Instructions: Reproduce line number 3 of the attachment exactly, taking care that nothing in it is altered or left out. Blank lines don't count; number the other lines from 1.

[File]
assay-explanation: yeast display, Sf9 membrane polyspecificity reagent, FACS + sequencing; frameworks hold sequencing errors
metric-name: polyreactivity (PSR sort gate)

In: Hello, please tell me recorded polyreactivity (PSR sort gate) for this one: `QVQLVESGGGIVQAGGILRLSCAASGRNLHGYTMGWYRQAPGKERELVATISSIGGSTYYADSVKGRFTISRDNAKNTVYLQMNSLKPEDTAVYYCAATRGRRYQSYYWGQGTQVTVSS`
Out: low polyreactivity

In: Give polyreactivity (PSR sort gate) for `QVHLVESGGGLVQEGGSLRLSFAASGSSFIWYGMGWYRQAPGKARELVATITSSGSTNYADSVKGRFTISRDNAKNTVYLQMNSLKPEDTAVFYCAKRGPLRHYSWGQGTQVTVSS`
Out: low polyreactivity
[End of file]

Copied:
In: Hello, please tell me recorded polyreactivity (PSR sort gate) for this one: `QVQLVESGGGIVQAGGILRLSCAASGRNLHGYTMGWYRQAPGKERELVATISSIGGSTYYADSVKGRFTISRDNAKNTVYLQMNSLKPEDTAVYYCAATRGRRYQSYYWGQGTQVTVSS`